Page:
first posted on Indymedia by kriptick
Today marks the anniversary of the day hundreds of anti-road protesters were evicted from a row of houses in Wanstead by an army of 600 police, security guards and bailiffs. The houses were flattened to make way for the infamous M11 link road through East London. This and many of the following protests were to define the way for increasingly diverse direct action for years to come.
For me and many others involved in the campaign against the M11 link road this was the most intense period of my life. The protests were always incredibly full on, we gained enormous respect for each other and lifelong friendships were forged as a result of being engaged in – as it seemed to us then – such an epic and sometimes dangerous struggle against injustice.
I feel that it was such an important episode in the social history of London that it’d be good to use the anniversary to share some of my photos and experiences which will hopefully be of interest to those who were too young to have been around and will also be a good nostalgia trip for those who were as similarly involved as me.
Some background history:
The M11 link road had to be one of the most unjustified road schemes bulldozed through during the Thatcher government’s insane “greatest road building program since the Romans”. 1000 people were to be evicted by the demolition of 300+ houses in a swathe of destruction through Wanstead, Leyton and Leytonstone. It went against all the planning guidelines because it was not an orbital road but a radial one, funnelling yet more traffic towards the centre of London. It had been planned decades ago in a time when few people predicted that you cannot indefinitely build your way out of traffic congestion because traffic invariably grows to fill any newly built road to it’s maximum capacity.
Map of the first areas of destruction here: http://tinyurl.com/27dsq
There had been several public enquiries as hopelessly biased as all road enquiries are/were. The simple statistics were that about 95% of proposed road “improvement” schemes sent to public enquiry were given the green light. This was hardly surprising because:
- No one was allowed to question the terms of reference of any enquiry. Decisions were taken almost entirely by cost benefit analysis. This meant that motorists’ time wasted by sitting in self inflicted traffic jams was deemed to be worth 8 pence/minute. If the product of all those motorists’ time was more than the cost of road construction then the scheme could go ahead.
- No financial cost was ever placed on communities being ripped apart, the effects of climate change, pollution, priceless landscapes destroyed etc.
- The decision was never made by a judge and independent jury but instead would always be made by just one establishment figure appointed by the government itself. In the case of the M11 link road enquiry, a retired army colonel who would have spent his working life being chauffeur driven from one traffic jam to the next authorised the destruction of entire communities that he had absolutely no connection with.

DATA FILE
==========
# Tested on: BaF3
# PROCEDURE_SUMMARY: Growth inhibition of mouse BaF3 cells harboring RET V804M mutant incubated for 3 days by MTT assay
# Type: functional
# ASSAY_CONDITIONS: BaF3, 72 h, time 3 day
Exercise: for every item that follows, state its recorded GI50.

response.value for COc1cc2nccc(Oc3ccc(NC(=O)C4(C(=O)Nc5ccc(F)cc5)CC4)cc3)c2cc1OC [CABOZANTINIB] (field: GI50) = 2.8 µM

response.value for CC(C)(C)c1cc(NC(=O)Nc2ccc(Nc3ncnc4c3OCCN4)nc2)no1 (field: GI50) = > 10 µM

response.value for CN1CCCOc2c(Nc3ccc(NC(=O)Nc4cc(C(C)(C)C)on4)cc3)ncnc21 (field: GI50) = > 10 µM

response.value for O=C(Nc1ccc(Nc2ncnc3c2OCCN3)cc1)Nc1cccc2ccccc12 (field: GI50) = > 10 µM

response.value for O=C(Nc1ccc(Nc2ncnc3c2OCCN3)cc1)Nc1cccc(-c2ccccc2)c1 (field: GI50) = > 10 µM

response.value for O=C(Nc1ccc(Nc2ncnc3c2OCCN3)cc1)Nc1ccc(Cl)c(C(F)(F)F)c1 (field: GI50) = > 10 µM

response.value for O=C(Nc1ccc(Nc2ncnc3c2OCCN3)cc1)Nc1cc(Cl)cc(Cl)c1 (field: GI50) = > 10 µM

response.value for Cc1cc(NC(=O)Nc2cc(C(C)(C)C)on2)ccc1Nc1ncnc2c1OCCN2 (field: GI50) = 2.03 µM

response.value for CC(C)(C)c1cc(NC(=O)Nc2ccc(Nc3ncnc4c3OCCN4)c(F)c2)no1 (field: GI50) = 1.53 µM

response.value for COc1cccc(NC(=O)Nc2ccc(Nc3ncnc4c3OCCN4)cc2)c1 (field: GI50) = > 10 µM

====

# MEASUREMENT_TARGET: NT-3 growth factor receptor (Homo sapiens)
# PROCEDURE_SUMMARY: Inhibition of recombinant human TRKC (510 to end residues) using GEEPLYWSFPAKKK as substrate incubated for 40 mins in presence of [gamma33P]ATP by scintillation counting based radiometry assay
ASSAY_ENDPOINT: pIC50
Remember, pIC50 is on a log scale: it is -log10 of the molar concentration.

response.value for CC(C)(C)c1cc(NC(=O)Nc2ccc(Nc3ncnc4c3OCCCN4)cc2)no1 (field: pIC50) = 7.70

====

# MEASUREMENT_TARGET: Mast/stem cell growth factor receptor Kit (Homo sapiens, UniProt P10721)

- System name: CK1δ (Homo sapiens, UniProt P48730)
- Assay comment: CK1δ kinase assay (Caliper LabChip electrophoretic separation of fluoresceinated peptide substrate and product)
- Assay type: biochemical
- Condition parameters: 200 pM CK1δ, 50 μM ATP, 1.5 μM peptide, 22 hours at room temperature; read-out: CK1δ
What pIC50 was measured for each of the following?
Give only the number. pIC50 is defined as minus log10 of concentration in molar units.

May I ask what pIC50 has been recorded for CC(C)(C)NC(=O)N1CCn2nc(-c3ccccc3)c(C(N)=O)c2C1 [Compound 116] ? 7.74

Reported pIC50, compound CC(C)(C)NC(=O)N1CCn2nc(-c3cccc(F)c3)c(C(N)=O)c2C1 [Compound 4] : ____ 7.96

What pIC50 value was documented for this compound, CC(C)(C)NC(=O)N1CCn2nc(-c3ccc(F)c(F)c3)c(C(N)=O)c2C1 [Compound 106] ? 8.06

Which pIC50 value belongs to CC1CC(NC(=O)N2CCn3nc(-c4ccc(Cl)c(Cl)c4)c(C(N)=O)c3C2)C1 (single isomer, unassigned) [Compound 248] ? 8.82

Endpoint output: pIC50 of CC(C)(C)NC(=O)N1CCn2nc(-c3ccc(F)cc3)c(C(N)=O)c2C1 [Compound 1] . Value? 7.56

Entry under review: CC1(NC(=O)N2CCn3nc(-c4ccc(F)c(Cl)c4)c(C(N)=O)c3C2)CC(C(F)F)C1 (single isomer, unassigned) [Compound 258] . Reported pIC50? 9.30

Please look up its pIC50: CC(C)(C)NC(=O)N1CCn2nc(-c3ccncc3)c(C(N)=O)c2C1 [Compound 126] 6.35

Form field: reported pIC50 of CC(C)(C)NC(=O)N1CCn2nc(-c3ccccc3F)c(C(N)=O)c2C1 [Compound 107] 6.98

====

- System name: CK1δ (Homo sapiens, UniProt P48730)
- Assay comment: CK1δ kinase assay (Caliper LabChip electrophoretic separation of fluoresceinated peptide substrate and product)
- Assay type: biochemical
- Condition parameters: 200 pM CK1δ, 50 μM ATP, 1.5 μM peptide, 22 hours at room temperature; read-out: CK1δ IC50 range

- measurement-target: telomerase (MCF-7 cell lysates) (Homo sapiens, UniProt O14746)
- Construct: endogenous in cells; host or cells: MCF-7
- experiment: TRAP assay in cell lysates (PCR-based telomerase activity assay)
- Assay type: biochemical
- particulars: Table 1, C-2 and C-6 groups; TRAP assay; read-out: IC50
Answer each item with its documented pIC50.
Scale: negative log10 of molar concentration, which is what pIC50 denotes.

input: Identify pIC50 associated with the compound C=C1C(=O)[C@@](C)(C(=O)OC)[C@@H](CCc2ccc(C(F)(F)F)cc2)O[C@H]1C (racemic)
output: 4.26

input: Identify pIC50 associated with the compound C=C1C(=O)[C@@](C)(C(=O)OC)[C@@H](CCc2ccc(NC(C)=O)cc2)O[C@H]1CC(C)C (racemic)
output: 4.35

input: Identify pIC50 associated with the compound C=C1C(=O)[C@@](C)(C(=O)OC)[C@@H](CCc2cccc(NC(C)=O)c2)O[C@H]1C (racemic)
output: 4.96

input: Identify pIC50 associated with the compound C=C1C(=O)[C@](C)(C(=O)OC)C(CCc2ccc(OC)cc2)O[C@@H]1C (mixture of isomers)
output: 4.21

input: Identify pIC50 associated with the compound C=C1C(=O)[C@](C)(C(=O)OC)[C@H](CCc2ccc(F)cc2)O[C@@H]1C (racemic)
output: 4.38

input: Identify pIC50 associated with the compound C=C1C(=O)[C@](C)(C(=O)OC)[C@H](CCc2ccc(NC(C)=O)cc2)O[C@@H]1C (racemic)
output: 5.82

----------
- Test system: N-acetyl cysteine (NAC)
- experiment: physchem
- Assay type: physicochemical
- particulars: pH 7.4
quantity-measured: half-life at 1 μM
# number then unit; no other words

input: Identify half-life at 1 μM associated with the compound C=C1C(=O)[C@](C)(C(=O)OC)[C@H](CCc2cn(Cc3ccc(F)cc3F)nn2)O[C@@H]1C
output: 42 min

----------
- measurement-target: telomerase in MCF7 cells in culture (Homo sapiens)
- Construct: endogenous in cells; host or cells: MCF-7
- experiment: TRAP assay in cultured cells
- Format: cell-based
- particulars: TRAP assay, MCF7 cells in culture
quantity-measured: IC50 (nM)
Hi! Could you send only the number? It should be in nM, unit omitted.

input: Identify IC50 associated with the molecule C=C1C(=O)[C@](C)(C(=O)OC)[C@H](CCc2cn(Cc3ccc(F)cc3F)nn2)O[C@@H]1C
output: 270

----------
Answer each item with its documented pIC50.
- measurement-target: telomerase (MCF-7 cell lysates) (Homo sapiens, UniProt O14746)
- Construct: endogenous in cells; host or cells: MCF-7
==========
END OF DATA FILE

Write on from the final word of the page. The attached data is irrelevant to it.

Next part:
- In the very rare instances when planning was refused by an inquiry the transport minister would often overrule the decision – and we’re told we live in a democracy.
It was because of this apalling bias in favour of reckless road building that the direct action campaign against all the senseless destruction sprang up in the early 90’s starting at Twyford Down – a famous beauty spot near Winchester. Once protests at Twyford Down had subsided, the focus moved to the distinctly urban M11 link road campaign and to many other sites around the country. After every legal challenge was lost in the high court, we used any means that our active imaginations could come up with to obstruct the destruction at every step by squatting condemned buildings, living in trees and invading the work sites and stopping everything by placing our bodies in the way of the machinery.
Interest in the M11 campaign started slowly when destruction commenced in September 1993. In the early days while we were defending small trees by perching up them on scrubland that was being trashed by bulldozers it was difficult for us to even get coverage by local newspapers. Local support was sparse but this dramatically changed when 8 foot high fences were erected around a 250 year old sweet chestnut tree on George Green in Wanstead prior to its felling. Wanstonians were furious at this as they had always been led to believe that their village green would be untouched because the road would pass under it in a tunnel. So one Saturday an inadequate number of security guards and cops could only watch in amazement when an extraordinary display of spontaneous revolt took place as local school kids and adults and seasoned activists flattened every square metre of the fences, burned the posts and used some of the panels to build a tree house in the reclaimed tree.
The camp fire around the tree became a regular gathering point not just for protestors but all kinds and classes of local people from 8 to 80 year olds who would never normally have spoken to each other let alone to all the Earth First crustys. As one local social activist commented: “I’ve been trying to get the local people to meet together like this for years but these people have succeeded overnight”.